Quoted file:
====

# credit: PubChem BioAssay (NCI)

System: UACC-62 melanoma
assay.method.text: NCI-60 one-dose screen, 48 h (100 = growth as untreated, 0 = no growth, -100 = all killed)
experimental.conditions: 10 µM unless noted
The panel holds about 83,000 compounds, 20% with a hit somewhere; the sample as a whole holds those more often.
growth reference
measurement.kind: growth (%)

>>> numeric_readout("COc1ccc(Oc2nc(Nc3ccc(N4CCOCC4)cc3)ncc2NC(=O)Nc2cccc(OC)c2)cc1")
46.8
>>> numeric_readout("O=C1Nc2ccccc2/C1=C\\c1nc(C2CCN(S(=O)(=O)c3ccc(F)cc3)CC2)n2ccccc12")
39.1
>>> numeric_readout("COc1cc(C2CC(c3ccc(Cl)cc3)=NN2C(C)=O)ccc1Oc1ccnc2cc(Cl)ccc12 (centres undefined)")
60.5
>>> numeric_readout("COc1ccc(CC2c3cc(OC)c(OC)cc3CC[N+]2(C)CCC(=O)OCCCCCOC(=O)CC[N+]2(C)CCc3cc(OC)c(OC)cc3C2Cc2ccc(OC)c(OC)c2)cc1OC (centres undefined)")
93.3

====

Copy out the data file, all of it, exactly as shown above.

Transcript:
# credit: PubChem BioAssay (NCI)

System: UACC-62 melanoma
assay.method.text: NCI-60 one-dose screen, 48 h (100 = growth as untreated, 0 = no growth, -100 = all killed)
experimental.conditions: 10 µM unless noted
The panel holds about 83,000 compounds, 20% with a hit somewhere; the sample as a whole holds those more often.
growth reference
measurement.kind: growth (%)

>>> numeric_readout("COc1ccc(Oc2nc(Nc3ccc(N4CCOCC4)cc3)ncc2NC(=O)Nc2cccc(OC)c2)cc1")
46.8
>>> numeric_readout("O=C1Nc2ccccc2/C1=C\\c1nc(C2CCN(S(=O)(=O)c3ccc(F)cc3)CC2)n2ccccc12")
39.1
>>> numeric_readout("COc1cc(C2CC(c3ccc(Cl)cc3)=NN2C(C)=O)ccc1Oc1ccnc2cc(Cl)ccc12 (centres undefined)")
60.5
>>> numeric_readout("COc1ccc(CC2c3cc(OC)c(OC)cc3CC[N+]2(C)CCC(=O)OCCCCCOC(=O)CC[N+]2(C)CCc3cc(OC)c(OC)cc3C2Cc2ccc(OC)c(OC)c2)cc1OC (centres undefined)")
93.3